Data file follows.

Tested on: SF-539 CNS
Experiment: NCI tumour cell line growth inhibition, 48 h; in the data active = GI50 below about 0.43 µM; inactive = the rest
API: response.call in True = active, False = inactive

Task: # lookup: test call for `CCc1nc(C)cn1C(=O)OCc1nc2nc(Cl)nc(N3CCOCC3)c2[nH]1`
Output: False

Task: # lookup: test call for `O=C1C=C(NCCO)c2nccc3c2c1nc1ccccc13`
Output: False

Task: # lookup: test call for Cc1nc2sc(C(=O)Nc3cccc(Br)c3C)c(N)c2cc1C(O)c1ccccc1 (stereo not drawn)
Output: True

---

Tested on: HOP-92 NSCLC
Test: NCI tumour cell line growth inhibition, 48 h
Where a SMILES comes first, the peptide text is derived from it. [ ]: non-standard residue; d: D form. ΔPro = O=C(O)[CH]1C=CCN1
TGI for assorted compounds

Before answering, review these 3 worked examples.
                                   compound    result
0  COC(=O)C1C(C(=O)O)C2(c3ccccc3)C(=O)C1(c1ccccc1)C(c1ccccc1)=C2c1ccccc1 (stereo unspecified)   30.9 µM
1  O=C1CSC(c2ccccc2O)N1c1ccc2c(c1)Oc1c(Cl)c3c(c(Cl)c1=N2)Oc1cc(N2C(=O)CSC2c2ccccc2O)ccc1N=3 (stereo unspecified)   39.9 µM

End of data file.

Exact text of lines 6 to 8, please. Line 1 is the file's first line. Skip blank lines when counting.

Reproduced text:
Task: # lookup: test call for `O=C1C=C(NCCO)c2nccc3c2c1nc1ccccc13`
Output: False

Task: # lookup: test call for Cc1nc2sc(C(=O)Nc3cccc(Br)c3C)c(N)c2cc1C(O)c1ccccc1 (stereo not drawn)